QCOSTARICA – After remaining stagnant, loans in colones this year began to move with a little more force, while debt in dollars accelerated its fall.
This is a trend that began to be barely visible between November and December of last year, but that from January and especially in April and May ended up accentuating.
According to figures from the Banco Central (Central Bank), the process of de-dollarization of loans has been a constant trend during the last decade and a half, going from figures close to 60% of loans in foreign currency to around 35%.
However, since there is talk that debt peaked a couple of years ago and more in 2020 with the pandemic, loans in dollars barely decreased at a weak rate of between 0 and -1% year-on-year.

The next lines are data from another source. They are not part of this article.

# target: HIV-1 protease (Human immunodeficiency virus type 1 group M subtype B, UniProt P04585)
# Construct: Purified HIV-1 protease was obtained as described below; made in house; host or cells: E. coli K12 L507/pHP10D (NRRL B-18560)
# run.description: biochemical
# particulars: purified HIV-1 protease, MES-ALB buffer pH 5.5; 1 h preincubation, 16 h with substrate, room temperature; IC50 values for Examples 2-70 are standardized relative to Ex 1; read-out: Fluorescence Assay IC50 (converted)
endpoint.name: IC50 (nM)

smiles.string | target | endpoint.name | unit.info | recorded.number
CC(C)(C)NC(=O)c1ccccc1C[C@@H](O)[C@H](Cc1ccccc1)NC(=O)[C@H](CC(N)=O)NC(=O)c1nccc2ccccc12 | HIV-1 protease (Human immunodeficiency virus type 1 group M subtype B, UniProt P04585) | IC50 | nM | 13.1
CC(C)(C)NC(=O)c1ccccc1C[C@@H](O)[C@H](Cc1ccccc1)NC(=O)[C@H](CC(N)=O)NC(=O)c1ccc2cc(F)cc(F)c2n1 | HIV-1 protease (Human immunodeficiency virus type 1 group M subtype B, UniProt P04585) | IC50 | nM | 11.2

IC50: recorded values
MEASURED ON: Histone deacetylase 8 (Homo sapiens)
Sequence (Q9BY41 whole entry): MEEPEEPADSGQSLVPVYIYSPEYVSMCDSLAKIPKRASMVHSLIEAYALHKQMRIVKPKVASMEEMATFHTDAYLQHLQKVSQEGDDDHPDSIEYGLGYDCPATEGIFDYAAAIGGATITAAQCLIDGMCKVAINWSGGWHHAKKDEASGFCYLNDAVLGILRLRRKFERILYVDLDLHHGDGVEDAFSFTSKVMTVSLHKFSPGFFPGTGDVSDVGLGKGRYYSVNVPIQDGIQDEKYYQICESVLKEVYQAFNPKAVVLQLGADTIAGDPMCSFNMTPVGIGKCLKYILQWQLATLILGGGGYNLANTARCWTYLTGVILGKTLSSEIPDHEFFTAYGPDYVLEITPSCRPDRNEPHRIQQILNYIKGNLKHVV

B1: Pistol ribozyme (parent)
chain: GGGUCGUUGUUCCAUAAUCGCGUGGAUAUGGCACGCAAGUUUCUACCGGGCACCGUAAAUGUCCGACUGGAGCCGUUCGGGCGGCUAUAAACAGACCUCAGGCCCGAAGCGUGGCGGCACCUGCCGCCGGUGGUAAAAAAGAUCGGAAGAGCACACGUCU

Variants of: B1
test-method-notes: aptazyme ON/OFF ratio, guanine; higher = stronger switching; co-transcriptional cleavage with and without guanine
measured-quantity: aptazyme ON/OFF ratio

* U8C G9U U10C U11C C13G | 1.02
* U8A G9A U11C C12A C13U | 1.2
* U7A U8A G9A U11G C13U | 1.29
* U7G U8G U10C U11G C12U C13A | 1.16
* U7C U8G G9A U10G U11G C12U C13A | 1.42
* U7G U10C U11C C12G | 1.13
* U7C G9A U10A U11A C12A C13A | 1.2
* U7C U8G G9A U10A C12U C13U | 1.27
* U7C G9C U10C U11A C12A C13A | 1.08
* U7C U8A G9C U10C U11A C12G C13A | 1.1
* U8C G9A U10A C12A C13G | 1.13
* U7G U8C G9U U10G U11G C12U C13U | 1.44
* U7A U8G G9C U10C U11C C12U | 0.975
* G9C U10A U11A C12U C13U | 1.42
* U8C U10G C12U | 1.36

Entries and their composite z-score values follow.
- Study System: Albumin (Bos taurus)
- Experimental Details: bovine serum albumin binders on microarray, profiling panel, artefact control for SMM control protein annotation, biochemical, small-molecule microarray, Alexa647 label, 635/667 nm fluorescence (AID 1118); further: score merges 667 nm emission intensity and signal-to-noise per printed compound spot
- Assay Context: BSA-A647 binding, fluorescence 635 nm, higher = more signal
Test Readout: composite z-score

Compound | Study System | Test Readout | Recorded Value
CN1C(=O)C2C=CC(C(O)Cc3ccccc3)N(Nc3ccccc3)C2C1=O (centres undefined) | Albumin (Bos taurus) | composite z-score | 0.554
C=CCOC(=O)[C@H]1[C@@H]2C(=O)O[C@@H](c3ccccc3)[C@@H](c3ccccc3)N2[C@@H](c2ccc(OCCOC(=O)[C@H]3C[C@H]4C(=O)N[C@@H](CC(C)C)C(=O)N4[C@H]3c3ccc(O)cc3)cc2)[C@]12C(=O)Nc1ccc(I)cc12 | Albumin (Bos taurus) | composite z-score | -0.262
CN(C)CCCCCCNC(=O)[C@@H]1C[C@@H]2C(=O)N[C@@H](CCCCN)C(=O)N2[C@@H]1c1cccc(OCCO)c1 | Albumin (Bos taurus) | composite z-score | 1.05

By May, this indicator already reached -4.4%. Since February, the rate of decline is at least -4%.
In other words, it means that fewer and fewer people take out loans in dollars or as soon as they have the opportunity, transfers to colones.
According to a survey by the Oficina del Consumidor Financiero (Financial Consumer Office) with data from the previous November, Costa Ricans handle an average of around 2.5 loans each.
The main type of loans is personal or consumer, followed by financial help from an acquaintance or family member or with an appliance company.
According to this information, there is at least 20% of the population that must make payments on their debts that represent more than 65% of their income.